On 29 January 2021, the European Medicines Agency (EMA) recommended that the COVID-19 vaccine AstraZeneca was authorized across the EU. In addition, the UK government has provided data on the adverse events of Oxford/AstraZeneca vaccine administration between 4/01/2021 and 28/02/2021(61). During March 2021, a previous study reported that participants were strongly positive for anti-platelet antibodies, as determined using immunoassays. In total, 11 patients [9 women and 2 men; median age, 36 (age range, 22-49)] presented thrombosis between 4-16 days post-vaccination; 1 patient presented with fatal intracranial hemorrhage and six patients died (62). Heparin was not administrated to the patients before symptom onset. In addition, 4 patients had high levels of anti-PF4/heparin antibodies and an elevated platelet activation assay in the presence of PF4, independent of heparin. Furthermore, high concentrations of heparin, Fc receptor-blocking monoclonal antibody and intravenous immunoglobulin were able to block platelet activation (62). The authors concluded that this AZD1222 vaccine could induce a prothrombotic disorder that clinically was very similar to heparin-induced thrombocytopenia with a different serological profile (62). In the same study, the authors investigated the mechanism for early post-vaccine inflammatory reactions as a potential co-stimulant for anti-platelet factor 4 (anti-PF4) immune response, evaluating vaccine-induced immune thrombotic thrombocytopenia (VITT) antibodies for inducing the release of procoagulant DNA-containing neutrophil extracellular traps (NETs), as well as measuring DNase activity in VITT patient serum. It was found that PF4 could bind to vaccine constituents (such as virus proteins) to form multimolecular complexes that were recognized by VITT antibodies, as determined using biophysical analyses (62). Furthermore, EDTA, another vaccine constituent, can increase microvascular leakage in mice to allow circulation of virus- and virus-producing cell culture-derived proteins. For this reason, antibodies in normal sera could cross-react with human proteins of the vaccine by inducing inflammatory reactions that were observed in individual after ChAdOx1-Cov-19 vaccination. Moreover, polyphosphates and DNA can trigger PF4-dependent platelet activation by VITT antibodies. In the presence of platelets, PF4 can trigger VITT antibody-driven procoagulant NETs formation, while DNase activity in VITT sera, with granulocyte-rich cerebral vein thrombosis, was observed in 1 patient with VITT (62).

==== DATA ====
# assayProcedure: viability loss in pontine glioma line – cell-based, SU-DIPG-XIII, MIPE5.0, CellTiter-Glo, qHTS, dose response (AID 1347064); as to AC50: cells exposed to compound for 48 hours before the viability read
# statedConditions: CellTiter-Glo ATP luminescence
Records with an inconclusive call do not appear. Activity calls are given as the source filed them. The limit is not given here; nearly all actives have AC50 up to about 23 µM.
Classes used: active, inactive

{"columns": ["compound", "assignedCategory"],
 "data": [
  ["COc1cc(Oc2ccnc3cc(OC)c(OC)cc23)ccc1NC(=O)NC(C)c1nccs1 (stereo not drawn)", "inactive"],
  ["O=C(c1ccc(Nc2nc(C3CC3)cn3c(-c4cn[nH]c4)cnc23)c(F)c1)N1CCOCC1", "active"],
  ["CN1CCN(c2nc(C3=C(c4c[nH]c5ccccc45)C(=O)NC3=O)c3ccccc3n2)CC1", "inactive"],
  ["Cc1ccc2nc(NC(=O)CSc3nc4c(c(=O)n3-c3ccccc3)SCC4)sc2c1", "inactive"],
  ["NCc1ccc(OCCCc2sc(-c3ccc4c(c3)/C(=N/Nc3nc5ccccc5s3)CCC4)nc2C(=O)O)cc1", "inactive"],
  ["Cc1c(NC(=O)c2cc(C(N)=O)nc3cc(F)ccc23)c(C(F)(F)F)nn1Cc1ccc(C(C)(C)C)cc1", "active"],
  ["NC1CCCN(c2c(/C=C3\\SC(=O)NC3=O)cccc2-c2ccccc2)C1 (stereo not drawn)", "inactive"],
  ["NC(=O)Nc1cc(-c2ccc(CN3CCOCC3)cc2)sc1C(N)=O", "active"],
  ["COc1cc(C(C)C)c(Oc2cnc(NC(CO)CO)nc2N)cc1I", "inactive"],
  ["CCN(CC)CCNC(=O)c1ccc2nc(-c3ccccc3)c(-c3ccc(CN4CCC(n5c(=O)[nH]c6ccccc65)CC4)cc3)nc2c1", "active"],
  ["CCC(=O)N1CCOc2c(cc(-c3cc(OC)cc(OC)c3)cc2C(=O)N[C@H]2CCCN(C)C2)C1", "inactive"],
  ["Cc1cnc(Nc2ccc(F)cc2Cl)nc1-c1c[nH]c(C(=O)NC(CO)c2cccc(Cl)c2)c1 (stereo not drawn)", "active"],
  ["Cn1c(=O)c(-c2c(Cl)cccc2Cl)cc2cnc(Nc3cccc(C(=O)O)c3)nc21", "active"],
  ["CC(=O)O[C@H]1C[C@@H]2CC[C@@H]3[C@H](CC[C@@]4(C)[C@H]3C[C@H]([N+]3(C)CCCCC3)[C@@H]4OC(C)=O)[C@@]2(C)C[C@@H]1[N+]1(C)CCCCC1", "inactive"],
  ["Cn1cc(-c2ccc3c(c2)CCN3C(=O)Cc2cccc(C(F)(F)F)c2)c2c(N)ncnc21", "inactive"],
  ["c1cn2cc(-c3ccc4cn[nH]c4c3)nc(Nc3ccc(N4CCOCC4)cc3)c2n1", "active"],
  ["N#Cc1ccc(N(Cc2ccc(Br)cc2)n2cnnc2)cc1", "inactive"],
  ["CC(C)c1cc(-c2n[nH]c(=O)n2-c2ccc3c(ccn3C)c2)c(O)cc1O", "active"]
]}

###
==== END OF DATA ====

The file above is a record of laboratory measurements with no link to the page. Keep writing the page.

Other studies have reported very serious adverse effects in participants after AZD1222 vaccination (63-68). The Anglo-Swedish pharmaceutical company AstraZeneca plc and the British University of Oxford decided to change the name of the vaccine to ‘Vaxzevria’ (on 25 March 2021) and provided safety updates (formation of blood clots in the blood vessels). In this case, individuals after vaccination report symptoms such as shortness of breath, chest or persistent abdominal pain, leg swelling, severe or persistent headache, blurred vision, persistent bleeding, and skin bruising or round, pinpoint spots beyond the site of vaccination appearing after a few days. When symptoms of blood clotting occur and persist, individuals should receive immediate medical attention. In this regard, most European countries recommend this vaccine in individuals ≥60 years of age. Moreover, Belgium decided that this vaccine will no longer be administered to individuals under the age of 56, while South Korea has set the threshold at 60 years of age. At present, it has been reported that some individuals do not show up to receive this vaccine, while others have refused it in the vaccination center. Currently, the EU has not yet placed any new orders for AstraZeneca vaccines beyond June 2021 when their current contract ends (69).